In the absence of a full-flown Belle & Sebastian album in 2018, the return of Brooklyn's The Essex Green with Hardly Electronic their first record for twelve years, will more than do. Because The Essex Green have a very similar vibe and driving set of principles as B&S Because they love Pop Music, not necessarily in the way that Rihanna and Lady Gaga understand it, more in the sense that Burt Bacharach, The Monkees, The Mamas & the Papas, Nancy & Lee, The Free Design, The Partridge Family and The New Seekers did back in the day.
I kind of incline to that way of thinking myself and frankly Hardly Electronic is a quite gorgeous sounding Pop Record, riding on the wave of Sixties and early Seventies harmonies and happy hormones, dragging those of a certain age back to golden memories of youth, your first encounters with Pop music, children's television and Primary School crushes.
The retro qualities of the record are apparent from the album sleeve with a shirtless youth facing down the camera lens over the bars of his chopper with his mother, (presumably) in the background, under a washing line of decidedly seventies looking clothes. this is unashamedly a trip back to all our yester-years, and the record certainly cast its spell on me taking me back to when I was ten, sitting with my mother in our living room listening to her Seekers and Carpenters records with her.
At fourteen tracks, the CD version is probably a mite longer than it need to be. Now vinyl is back in vogue there's no real need for an album like this to have more than twelve tracks. In fact the vinyl version sensibly only has ten. Perhaps the band were overflowing with ideas that they wanted released in one form or other. This minor quibble aside, I'm deeply taken in almost every respect with Hardly Electronic. Mostly because it made me feel like I was a child again. Honest! Such are the utterly magical qualities of music.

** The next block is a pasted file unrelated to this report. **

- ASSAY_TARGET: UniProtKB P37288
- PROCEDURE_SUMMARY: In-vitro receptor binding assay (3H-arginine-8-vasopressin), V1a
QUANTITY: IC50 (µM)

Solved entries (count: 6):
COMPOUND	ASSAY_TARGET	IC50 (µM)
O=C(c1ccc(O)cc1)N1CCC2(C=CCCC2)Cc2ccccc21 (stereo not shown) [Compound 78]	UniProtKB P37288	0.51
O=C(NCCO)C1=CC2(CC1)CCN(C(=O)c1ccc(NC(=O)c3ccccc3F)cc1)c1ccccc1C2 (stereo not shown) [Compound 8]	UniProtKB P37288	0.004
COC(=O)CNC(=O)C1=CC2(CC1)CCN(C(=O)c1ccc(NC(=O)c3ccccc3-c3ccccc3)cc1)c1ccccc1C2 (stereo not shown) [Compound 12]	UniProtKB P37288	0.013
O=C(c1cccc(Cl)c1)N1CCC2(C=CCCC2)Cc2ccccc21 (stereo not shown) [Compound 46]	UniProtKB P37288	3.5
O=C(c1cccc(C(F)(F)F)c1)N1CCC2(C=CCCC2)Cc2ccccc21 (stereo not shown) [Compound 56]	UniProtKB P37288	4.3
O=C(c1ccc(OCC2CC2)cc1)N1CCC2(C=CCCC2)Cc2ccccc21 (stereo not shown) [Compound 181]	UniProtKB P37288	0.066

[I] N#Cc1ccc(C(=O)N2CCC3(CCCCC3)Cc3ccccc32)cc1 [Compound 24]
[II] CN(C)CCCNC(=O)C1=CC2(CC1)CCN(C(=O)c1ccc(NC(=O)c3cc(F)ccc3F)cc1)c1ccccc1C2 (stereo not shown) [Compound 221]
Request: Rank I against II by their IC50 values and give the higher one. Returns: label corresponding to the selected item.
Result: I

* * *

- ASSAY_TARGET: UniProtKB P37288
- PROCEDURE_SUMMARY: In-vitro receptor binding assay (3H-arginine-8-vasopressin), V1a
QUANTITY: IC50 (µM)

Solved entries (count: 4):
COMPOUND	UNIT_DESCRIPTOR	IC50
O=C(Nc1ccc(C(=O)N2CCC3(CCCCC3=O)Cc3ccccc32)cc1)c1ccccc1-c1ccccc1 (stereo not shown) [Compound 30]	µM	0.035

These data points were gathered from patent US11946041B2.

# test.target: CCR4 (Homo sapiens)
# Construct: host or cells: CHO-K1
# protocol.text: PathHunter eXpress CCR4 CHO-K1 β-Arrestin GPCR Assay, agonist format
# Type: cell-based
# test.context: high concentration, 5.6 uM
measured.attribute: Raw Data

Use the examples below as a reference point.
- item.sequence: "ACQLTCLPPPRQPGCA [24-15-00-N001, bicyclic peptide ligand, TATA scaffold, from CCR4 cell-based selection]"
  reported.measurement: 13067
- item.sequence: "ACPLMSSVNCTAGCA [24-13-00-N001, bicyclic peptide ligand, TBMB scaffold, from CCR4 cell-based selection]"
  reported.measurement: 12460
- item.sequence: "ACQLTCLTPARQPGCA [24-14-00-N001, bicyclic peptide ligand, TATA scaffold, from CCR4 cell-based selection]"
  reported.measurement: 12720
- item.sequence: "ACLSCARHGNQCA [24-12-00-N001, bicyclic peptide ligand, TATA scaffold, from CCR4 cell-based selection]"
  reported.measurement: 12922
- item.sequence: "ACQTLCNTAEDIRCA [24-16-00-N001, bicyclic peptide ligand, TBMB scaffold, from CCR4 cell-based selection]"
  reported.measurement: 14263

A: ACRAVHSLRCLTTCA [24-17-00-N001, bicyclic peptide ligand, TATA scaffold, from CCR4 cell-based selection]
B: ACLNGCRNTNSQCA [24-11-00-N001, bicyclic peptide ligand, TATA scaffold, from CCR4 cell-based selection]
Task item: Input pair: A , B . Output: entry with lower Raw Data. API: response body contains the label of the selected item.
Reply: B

More and more bands specialize in this kind of bittersweet reverie nowadays. Papernut Cambridge, The Clientele, B&S, Saint Etienne and so on and so forth. The Essex Green are up with the very best of them, these songs have such golden qualities that they give you the sense that they've always existed and are blaring out from you from your seventies transistor on Radio 1's Paul Burnett show between Helen Reddy and ELO accompanied by garish jingles and cheesy DJ banter.
So a record that only needed one spin to utterly win me over. I only hope that it isn't twelve years before The Essex Green make their way back to Record Shop racks with new product. They're far too talented to be away for so long again. In the meantime, I'm just thankful that Hardly Electronic exists. It's unassuming, nostalgic, Pop genius!